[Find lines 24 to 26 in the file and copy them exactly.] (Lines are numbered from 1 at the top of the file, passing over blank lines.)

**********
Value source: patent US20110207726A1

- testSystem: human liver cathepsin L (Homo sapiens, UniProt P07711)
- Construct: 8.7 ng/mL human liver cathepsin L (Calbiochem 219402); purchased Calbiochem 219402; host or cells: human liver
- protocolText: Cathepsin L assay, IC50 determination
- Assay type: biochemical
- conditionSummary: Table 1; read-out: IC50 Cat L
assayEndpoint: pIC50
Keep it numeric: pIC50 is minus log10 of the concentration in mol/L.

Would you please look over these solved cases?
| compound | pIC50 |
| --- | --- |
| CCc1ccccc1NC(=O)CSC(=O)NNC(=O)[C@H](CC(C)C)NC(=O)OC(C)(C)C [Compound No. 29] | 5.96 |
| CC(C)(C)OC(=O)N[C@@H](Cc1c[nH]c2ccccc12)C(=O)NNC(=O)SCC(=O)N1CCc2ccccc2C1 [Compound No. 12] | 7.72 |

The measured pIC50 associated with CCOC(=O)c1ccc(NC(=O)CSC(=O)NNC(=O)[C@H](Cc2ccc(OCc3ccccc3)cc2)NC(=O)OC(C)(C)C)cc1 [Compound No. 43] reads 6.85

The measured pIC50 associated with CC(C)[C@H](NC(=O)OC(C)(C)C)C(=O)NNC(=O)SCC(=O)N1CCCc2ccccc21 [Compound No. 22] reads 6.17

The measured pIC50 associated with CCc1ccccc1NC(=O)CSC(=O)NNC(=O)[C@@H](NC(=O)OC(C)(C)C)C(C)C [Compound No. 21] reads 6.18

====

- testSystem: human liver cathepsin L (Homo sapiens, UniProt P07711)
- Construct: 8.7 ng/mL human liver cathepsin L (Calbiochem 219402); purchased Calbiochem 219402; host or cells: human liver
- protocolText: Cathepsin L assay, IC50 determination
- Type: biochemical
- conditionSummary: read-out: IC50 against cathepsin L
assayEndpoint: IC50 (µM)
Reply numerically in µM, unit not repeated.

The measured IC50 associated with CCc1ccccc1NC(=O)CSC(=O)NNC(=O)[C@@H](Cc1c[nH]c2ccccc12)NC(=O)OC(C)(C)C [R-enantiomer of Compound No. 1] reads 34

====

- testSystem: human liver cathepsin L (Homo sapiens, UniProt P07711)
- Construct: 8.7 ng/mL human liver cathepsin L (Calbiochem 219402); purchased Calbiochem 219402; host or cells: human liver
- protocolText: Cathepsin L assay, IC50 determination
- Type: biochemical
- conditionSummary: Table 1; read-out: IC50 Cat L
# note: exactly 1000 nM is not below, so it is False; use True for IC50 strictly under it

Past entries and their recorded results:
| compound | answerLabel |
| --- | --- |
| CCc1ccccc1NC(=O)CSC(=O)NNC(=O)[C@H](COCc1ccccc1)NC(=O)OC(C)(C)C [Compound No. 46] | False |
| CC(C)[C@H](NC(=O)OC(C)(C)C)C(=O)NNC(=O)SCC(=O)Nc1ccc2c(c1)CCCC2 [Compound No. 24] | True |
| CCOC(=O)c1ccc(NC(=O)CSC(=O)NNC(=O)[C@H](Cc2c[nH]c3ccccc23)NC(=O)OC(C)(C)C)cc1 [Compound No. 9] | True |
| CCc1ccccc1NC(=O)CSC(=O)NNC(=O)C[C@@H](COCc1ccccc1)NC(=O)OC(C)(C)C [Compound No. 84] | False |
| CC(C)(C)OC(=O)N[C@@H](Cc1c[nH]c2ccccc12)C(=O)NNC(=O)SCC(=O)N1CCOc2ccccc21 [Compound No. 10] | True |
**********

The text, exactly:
Reply numerically in µM, unit not repeated.

The measured IC50 associated with CCc1ccccc1NC(=O)CSC(=O)NNC(=O)[C@@H](Cc1c[nH]c2ccccc12)NC(=O)OC(C)(C)C [R-enantiomer of Compound No. 1] reads 34

====